The Marathon Des Sables course changes annually. The route  is not released until two days before the race begins adding another dimension to this extreme endeavor. The dates for this year are April 7-13 and will set you back a tasty US $3,900.

But just think how would it feel if you completed this feat of physical and mental endurance?

If you smile when you think of the answer, then start saving and start training, because this race could be for you.

Click here to learn more.

Longboarding in Ireland

Published in OutDare Adventures on 1 Oct 2012.

A stretch of tarmac, a summers breeze, and a longboard – that is all you need for an evening of bliss. You yearn for an adrenaline rush, but you are restrained by a tight leash;  the dreaded word that consumes your thoughts and haunts your dreams; money. You are broke.

I’ll share with you a little secret. There are kicks to be found outside of the pricey niche of skydiving, BASE jumping, snowboarding lessons, etc. The growing sport of longboarding is accessible wherever you may be. It just requires practise and a pair of balls.

The longboard was created to mimic the motions of surfing and snowboarding, now it stands on its own, as a sport in its own right. But why just pave down your own road when you could be racing all over the world.

America and Australasia seem to be leading the charge when it comes to surfing the roads. When I went searching I discovered a bustling hub of festivals and races dotted around the globe, all dedicated to this niche sport.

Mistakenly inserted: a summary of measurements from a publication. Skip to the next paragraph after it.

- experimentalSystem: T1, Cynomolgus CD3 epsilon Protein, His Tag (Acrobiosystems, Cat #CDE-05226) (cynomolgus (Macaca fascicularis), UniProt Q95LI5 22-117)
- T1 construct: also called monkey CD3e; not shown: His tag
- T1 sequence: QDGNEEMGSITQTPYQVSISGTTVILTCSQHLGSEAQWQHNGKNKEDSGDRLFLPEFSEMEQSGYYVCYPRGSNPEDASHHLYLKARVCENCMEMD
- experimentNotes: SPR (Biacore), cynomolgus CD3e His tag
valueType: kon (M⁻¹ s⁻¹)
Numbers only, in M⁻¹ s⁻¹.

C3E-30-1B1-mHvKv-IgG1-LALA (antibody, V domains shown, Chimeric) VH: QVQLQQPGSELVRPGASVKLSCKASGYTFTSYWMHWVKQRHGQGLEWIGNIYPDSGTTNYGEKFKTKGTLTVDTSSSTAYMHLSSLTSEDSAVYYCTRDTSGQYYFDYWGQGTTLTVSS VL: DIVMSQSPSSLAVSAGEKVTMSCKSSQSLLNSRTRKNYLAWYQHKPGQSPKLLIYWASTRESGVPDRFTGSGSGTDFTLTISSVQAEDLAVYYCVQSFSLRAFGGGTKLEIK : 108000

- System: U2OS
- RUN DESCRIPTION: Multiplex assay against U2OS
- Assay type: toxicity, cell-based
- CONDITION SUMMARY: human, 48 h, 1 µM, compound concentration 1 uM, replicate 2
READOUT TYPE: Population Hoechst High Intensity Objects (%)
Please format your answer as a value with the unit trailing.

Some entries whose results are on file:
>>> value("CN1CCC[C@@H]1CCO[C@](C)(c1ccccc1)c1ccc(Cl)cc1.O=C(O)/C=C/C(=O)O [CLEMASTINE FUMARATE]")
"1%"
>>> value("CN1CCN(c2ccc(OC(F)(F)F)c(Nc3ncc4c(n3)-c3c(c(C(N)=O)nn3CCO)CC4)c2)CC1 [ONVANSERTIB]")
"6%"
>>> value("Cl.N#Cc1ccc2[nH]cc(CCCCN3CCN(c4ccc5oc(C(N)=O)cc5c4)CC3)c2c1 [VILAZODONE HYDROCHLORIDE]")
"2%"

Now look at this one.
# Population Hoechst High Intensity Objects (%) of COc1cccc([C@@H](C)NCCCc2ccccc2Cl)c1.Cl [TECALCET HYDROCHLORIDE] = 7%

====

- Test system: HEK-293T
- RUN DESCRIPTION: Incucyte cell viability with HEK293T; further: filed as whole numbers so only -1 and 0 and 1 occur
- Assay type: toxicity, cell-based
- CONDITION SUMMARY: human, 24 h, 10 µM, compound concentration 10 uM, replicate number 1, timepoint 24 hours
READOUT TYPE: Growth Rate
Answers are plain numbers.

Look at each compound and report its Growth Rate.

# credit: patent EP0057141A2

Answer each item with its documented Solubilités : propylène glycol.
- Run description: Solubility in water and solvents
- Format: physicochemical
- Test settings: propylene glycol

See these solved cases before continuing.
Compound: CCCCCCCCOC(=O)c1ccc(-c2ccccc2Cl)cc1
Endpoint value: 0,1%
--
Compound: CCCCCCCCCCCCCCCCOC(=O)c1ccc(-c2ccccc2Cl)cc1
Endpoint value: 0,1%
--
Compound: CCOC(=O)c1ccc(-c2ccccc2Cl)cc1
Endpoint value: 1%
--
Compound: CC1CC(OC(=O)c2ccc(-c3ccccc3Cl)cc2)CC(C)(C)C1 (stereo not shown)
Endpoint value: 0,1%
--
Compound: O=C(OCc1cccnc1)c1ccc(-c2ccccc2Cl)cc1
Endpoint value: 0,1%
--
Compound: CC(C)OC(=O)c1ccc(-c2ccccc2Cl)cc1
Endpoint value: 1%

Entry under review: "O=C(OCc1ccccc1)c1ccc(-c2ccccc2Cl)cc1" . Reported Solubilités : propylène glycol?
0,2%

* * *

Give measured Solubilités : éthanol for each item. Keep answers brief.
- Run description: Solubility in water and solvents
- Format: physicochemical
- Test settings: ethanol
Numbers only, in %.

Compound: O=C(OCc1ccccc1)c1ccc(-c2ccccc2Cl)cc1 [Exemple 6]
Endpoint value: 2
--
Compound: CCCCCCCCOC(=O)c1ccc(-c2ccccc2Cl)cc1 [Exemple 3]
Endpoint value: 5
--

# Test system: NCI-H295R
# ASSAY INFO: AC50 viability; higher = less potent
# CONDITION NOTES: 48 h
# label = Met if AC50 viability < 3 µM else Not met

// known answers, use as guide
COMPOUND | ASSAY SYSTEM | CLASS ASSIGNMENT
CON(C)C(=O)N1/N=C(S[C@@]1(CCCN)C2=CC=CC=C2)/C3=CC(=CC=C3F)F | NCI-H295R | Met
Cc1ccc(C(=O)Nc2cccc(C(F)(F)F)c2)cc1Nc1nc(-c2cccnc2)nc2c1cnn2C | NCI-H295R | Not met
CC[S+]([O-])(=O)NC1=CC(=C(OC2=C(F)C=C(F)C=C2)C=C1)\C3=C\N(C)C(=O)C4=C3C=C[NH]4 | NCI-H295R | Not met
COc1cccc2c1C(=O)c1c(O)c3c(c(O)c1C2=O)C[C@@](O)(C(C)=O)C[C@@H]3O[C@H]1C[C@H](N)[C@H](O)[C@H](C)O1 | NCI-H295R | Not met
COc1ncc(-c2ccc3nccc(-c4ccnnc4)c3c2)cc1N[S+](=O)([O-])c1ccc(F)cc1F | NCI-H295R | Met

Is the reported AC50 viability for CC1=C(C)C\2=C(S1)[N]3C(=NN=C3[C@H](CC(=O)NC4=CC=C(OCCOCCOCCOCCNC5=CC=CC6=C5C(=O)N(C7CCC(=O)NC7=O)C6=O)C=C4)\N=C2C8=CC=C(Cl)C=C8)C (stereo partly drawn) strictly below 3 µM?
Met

The following are just a few races to try out around America and Canada, plenty more lie just a google search away:

As for the rest of the world we’ve got some options:

For more events around the world click here.

When I purchased my first longboard, I took it down to the tennis courts behind my old school to practise, hiding it from prying eyes because people in my little town in the south east of Ireland did not understand what this board was. I began to think this was going to be one lonely sport as I carved the pavements on my own with just my Ipod tucked in my ear for company. But now my eyes have opened and I see the world out there, the people that are traversing across their home lands via their boards to join together and unite with this epic booming community of longboarders.

You want to try longboarding in Ireland? Be warned; its hilly, the weather is crap and the community of riders is small. However, if you catch her on a good day, it can be spectacular.  You can roll through the streets of Dublin city; dodging cars, cobbles and people or you can dapple in the extreme and push out to rural Ireland (aka nearly every other county outside of Dublin) thereby taking on the country lanes, the cattle and the wildlife.

If your curiosity has been piqued then you’ll need to know that the Dublin Longboard Crew are at the forefront of the rise and they are waiting to welcome you to our home.